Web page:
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Power Programming with RPC (Nutshell Handbooks) 1st Edition

2.8 out of 5 stars 10 customer reviews
ISBN-13: 063-6920175773
ISBN-10: 0937175773
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Editorial Reviews

From the Publisher

RPC, or remote procedure calling, is the ability to distribute parts of a program to other computers on a network. An RPC facility manages the exchange of data between computers to make remote execution tranparent to the user. Distributed applications based on RPC can utilize distributed network resources and increase significantly the computing power brought to bear on complex problems. An RPC facility is the fundamental element of a distributed computing environment. The book builds a working understanding of RPC programming through examples. Sun RPC, the de facto standard on UNIX systems, is covered in detail. Interprocess communication and other related UNIX programming topics are also covered. The standard-issue RPC documentation is difficult to understand and lacks real-world examples. There are, in addition, many techniques to learn. This book, written from a programmer's perspective, shows you what you can do with RPC and presents a framework for learning it. Contents include: Foundations of remote procedure calling; what it is, how it works, and which vendors support it. What RPC offers to application and product developers. How RPC fits into a distributed computing environment. ONC and DCE, a comparison of their similarities and differences. How to develop, debug, and deploy networked applications. Understanding the interprocess control (IPC) mechanisms on which RPC is based. Using remote procedure calling in parallel/distributed processing and scheduling. Using remote procedure calling with windowing systems. Examples of distributed applications using both single and multiple concurrent servers.

About the Author

John Bloomer currently develops network multimedia and imaging applications for GE's Signal and Image Coding R&D group. He has experience designing VLSI chips and design automation tools and has developed hardware and software for graphics and signal processing systems. John often lectures on programming for distributed computing with a second O'Reilly book on DCE RPC underway.

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Product Details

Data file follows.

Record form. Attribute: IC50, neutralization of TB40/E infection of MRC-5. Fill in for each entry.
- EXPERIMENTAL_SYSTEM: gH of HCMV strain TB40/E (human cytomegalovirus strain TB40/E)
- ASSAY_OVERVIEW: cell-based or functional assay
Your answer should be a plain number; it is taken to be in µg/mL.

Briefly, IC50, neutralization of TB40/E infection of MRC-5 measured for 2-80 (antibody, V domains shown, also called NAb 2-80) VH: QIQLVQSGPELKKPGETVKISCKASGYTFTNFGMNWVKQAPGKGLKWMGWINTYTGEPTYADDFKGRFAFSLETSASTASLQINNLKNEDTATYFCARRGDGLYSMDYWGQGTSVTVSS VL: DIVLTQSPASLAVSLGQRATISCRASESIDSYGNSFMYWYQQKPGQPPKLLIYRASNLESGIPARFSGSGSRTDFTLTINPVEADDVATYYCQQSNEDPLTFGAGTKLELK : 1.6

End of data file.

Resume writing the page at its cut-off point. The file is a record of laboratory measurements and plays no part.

• Series: Nutshell Handbooks
  • Paperback: 522 pages
  • Publisher: O'Reilly Media; 1 edition (February 11, 1992)
  • Language: English
  • ISBN-10: 0937175773
  • ISBN-13: 978-0937175774
  • Product Dimensions: 6 x 1.5 x 9 inches
  • Shipping Weight: 1.5 pounds
  • Average Customer Review: 2.8 out of 5 stars  See all reviews (10 customer reviews)
  • Amazon Best Sellers Rank: #773,426 in Books (See Top 100 in Books)

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Customer Reviews

Top Customer Reviews

By J. Palmieri on July 10, 1998
Format: Paperback
O'Reilly generally distributes well written, easy to understand books. This is not one of them. The author seems to go to great lengths to make the implementation of RPC's hard to understand. For example, he never seems to plainly describe the sequence of events required to register a server and a client. Instead he requires the user to rely on the rpcgen utility which is OK if you have a simple requirement. However, most people who use RPC's use them because their requirements are NOT simple. Further, if the reader wants to learn more about the RPC procedure he/she must filter out Mr. Bloomers' convoluted 'C' code. In his very first example (downloaded from the O'Reilly web site), Mr. Bloomer forces the reader to muddle through code like: "char *result; char *(*local)(); local = (char *(*)()) add_record; result = (*local)(&argument, rqstp); " without any explanation of what he is trying to accomplish. I wish I could get my money back from O'Reilly on this one.